Untitled Country Review (ISSN 2152-7903), published quarterly during 2010-2013, features poetry, book reviews, photography, and short works of non-fiction. Thank you for visiting.

Issue 1: Lucia Galloway

Chinese Mother to Her Son

         There is a farmer who uses his tractor as a village shuttle
        in order to earn enough money to buy meat.
                          --Los Angeles Times, February 19, 2000

I’ll sing you a song, Little One,
while I shake out the comforters
and fold them at the foot of our cots. 
You dig with your stick on the floor near the hearth
where the hard ground gives a little.  Beat upon it––
your drum!

Steam swirls off the porridge pot,
and my breath makes little clouds.
I sing for all of us–you in your padded tunic,
your red cap.  You still have pink cheeks,
my Little Turnip!
I sing husband out the door
as yet again he goes to look at the fields,
frost-hard, for signs of thaw.

Farmer Li drives his tractor, scattering
pigeons.  Exhaust clouds hang above the road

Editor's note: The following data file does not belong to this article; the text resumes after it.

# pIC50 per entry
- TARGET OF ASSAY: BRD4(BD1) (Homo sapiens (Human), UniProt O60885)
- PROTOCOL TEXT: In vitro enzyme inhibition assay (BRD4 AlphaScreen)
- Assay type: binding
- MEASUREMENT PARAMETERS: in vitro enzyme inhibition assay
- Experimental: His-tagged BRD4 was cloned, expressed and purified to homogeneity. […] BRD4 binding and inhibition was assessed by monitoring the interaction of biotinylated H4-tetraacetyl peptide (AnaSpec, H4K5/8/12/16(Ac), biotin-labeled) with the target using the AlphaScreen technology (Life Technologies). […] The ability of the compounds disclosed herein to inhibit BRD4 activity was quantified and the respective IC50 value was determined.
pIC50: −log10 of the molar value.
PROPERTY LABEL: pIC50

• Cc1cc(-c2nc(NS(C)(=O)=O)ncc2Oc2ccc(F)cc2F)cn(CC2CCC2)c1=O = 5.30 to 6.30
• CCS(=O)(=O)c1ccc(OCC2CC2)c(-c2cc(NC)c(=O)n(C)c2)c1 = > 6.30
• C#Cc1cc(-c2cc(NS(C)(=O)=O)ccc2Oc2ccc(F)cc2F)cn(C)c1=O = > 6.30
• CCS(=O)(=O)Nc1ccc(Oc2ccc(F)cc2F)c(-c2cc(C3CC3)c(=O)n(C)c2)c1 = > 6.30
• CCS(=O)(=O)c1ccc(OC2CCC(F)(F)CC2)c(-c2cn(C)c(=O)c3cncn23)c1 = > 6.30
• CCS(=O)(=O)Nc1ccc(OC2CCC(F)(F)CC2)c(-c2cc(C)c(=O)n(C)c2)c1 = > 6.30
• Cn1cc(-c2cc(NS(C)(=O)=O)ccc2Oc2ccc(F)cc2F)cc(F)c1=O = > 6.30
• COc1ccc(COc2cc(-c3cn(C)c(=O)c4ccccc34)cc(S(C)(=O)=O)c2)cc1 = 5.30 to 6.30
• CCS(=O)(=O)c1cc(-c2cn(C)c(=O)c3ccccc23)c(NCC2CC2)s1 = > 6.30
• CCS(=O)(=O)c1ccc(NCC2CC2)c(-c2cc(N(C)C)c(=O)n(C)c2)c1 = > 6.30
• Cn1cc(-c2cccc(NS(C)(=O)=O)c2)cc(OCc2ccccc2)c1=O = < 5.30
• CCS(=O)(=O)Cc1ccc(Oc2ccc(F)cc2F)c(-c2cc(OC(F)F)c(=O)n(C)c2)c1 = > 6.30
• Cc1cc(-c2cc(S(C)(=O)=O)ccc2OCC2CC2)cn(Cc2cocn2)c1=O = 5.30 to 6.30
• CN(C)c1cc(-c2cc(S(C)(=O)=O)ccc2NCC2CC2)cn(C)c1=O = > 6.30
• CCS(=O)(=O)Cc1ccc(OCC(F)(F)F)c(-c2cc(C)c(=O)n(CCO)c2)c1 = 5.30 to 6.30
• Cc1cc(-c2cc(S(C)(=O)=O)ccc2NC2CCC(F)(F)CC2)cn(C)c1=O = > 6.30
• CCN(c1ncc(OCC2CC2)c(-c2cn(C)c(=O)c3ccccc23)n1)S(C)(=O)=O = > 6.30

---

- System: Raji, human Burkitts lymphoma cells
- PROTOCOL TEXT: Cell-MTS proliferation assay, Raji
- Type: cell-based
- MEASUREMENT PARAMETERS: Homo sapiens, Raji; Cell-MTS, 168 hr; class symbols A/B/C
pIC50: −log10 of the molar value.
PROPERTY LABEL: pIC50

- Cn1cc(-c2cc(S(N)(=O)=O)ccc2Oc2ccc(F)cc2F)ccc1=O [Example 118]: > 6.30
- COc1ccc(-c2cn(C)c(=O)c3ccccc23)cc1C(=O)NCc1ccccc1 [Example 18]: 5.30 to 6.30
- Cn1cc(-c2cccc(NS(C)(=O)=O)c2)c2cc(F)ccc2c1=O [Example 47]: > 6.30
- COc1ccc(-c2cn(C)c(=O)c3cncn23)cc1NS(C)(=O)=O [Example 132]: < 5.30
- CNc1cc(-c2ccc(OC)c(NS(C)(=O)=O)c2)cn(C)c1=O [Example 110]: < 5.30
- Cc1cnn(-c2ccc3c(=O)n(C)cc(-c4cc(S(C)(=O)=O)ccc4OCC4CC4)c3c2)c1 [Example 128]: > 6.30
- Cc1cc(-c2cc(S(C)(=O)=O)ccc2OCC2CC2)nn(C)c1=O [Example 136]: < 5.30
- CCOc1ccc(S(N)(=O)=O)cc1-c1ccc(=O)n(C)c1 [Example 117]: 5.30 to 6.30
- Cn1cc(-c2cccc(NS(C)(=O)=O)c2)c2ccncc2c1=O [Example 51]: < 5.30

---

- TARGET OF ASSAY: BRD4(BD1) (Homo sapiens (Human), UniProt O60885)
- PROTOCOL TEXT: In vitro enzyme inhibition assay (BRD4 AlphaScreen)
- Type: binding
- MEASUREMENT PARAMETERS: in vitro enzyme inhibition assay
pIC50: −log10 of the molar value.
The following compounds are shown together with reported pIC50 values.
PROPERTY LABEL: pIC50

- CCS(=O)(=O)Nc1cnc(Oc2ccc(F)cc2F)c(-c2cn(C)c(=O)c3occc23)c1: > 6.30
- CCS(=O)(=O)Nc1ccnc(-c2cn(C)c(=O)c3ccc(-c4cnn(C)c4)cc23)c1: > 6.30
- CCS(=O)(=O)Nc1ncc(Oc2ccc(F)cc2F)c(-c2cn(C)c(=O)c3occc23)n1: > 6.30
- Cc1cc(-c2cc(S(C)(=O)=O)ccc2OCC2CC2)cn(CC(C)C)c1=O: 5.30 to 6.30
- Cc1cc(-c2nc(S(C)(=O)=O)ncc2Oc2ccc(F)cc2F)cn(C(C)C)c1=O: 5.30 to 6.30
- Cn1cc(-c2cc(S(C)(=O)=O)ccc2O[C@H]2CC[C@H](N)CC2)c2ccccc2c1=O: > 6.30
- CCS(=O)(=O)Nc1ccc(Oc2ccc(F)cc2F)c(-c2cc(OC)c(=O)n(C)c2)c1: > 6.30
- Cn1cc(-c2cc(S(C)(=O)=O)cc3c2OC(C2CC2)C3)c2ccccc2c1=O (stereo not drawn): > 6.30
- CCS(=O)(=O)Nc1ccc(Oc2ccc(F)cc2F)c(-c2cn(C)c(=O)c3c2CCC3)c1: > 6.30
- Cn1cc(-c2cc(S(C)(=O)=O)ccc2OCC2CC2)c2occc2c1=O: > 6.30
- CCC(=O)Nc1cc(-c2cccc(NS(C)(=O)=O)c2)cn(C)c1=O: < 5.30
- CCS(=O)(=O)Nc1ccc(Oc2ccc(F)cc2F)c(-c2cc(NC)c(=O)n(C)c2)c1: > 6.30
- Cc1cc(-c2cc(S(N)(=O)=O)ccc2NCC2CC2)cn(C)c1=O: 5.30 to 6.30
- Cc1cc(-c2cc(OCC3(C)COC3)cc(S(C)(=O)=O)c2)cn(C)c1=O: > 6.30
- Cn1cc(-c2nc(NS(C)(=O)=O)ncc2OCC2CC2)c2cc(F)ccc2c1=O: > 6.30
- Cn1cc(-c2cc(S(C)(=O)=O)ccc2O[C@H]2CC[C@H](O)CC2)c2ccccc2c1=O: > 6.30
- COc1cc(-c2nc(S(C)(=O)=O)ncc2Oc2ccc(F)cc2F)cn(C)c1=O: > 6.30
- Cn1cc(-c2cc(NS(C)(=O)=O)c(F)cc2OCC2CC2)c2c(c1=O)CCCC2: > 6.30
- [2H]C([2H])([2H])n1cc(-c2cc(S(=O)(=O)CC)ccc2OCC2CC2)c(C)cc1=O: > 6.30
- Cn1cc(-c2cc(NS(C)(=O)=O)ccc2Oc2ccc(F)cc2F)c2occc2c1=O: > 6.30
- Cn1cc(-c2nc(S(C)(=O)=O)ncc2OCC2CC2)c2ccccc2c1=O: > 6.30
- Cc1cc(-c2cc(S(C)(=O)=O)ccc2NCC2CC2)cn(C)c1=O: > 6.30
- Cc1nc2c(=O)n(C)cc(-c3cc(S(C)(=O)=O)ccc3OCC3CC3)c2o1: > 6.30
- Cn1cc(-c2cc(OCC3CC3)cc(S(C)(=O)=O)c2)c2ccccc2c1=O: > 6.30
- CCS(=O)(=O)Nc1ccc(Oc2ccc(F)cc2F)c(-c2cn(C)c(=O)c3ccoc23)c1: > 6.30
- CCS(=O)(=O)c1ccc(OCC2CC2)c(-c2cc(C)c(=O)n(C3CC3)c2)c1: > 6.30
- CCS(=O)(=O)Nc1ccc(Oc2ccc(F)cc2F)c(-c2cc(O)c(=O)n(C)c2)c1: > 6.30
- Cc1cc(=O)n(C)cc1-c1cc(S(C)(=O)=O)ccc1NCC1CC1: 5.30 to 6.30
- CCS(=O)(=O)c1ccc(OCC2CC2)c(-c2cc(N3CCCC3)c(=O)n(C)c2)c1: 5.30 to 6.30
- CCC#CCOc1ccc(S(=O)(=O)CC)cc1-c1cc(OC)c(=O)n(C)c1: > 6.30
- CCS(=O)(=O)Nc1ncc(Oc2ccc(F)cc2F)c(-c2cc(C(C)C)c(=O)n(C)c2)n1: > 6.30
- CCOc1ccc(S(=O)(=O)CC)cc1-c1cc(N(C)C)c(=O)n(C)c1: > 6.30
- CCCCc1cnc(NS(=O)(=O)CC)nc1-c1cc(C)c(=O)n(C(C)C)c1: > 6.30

with the smoke of our fires.  From the meat
in his soup, Li’s cheeks grow rounder.  This
and that he hauls.  Brings people to our village
and takes them away.  They pay him money.
Husband says they come to teach us
to plant kale and grow cabbage.

Your father does not own a tractor, Little One.
We have no meat to flavor our broth
with islands of fat.  Our soup is cabbage.
Under its pungent cloud my song grows thinner.
Husband says that farmers must keep planting wheat.
If no one will buy it, we’ll eat it ourselves
and raise pigs and chickens. 
What do we care for kale?

Little One, we will not go hungry.
We will yet have meat in our pot!

--Lucia Galloway

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